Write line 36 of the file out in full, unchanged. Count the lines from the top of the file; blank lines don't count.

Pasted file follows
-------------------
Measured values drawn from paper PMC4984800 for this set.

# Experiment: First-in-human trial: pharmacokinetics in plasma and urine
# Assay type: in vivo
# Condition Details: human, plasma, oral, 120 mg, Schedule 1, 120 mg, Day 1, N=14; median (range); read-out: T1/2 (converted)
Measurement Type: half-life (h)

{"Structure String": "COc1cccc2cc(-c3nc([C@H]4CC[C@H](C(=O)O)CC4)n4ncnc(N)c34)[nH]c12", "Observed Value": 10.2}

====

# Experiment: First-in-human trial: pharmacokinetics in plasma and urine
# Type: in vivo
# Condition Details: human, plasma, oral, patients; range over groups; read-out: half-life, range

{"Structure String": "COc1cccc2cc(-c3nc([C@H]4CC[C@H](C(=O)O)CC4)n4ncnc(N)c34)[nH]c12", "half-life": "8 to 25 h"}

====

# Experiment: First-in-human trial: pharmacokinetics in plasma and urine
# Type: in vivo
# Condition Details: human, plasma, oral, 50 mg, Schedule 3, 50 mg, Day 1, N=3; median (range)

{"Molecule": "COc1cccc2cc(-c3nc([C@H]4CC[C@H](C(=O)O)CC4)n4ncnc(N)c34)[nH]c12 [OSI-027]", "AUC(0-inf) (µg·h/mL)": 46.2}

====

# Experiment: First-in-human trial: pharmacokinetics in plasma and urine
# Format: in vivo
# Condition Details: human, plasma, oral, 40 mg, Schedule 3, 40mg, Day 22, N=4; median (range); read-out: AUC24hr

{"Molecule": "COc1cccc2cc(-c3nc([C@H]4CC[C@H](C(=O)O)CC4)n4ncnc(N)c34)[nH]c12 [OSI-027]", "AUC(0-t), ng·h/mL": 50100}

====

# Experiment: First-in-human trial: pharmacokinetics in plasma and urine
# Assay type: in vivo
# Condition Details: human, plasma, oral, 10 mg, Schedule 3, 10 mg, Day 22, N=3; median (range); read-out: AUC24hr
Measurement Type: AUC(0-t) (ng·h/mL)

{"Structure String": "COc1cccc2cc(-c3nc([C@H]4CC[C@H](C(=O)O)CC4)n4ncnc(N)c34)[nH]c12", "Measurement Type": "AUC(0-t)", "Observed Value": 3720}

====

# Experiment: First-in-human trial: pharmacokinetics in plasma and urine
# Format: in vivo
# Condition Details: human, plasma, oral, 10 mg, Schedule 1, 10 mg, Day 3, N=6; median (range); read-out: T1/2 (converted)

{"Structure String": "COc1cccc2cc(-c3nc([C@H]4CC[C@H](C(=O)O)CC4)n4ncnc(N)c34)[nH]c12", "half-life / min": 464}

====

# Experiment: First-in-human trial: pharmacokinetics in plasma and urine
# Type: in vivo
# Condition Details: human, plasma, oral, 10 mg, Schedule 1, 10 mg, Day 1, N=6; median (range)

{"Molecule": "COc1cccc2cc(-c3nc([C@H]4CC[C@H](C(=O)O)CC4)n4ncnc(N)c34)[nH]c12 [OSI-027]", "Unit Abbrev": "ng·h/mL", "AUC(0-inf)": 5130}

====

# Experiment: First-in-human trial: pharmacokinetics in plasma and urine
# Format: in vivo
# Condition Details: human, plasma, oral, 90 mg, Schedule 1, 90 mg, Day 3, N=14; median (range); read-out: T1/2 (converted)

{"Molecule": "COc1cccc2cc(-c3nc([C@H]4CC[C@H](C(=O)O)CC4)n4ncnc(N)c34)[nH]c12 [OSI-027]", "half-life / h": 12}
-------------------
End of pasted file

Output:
# Condition Details: human, plasma, oral, 10 mg, Schedule 1, 10 mg, Day 1, N=6; median (range)